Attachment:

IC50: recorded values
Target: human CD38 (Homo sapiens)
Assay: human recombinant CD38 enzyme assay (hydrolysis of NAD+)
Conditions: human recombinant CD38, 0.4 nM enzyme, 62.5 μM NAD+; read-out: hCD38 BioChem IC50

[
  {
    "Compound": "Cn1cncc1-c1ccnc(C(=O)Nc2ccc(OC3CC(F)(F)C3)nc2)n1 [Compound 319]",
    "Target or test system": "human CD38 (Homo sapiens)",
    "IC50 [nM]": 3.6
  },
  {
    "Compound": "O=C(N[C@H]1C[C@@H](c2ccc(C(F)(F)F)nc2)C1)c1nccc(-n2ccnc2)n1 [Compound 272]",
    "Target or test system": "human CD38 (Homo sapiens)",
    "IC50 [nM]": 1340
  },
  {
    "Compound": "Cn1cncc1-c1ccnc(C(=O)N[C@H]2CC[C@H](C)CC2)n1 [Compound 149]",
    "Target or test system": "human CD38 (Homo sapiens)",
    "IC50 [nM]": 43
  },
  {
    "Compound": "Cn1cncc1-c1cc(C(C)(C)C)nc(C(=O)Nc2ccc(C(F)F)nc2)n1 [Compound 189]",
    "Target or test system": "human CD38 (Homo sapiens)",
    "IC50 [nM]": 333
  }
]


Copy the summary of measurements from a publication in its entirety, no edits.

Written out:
IC50: recorded values
Target: human CD38 (Homo sapiens)
Assay: human recombinant CD38 enzyme assay (hydrolysis of NAD+)
Conditions: human recombinant CD38, 0.4 nM enzyme, 62.5 μM NAD+; read-out: hCD38 BioChem IC50

[
  {
    "Compound": "Cn1cncc1-c1ccnc(C(=O)Nc2ccc(OC3CC(F)(F)C3)nc2)n1 [Compound 319]",
    "Target or test system": "human CD38 (Homo sapiens)",
    "IC50 [nM]": 3.6
  },
  {
    "Compound": "O=C(N[C@H]1C[C@@H](c2ccc(C(F)(F)F)nc2)C1)c1nccc(-n2ccnc2)n1 [Compound 272]",
    "Target or test system": "human CD38 (Homo sapiens)",
    "IC50 [nM]": 1340
  },
  {
    "Compound": "Cn1cncc1-c1ccnc(C(=O)N[C@H]2CC[C@H](C)CC2)n1 [Compound 149]",
    "Target or test system": "human CD38 (Homo sapiens)",
    "IC50 [nM]": 43
  },
  {
    "Compound": "Cn1cncc1-c1cc(C(C)(C)C)nc(C(=O)Nc2ccc(C(F)F)nc2)n1 [Compound 189]",
    "Target or test system": "human CD38 (Homo sapiens)",
    "IC50 [nM]": 333
  }
]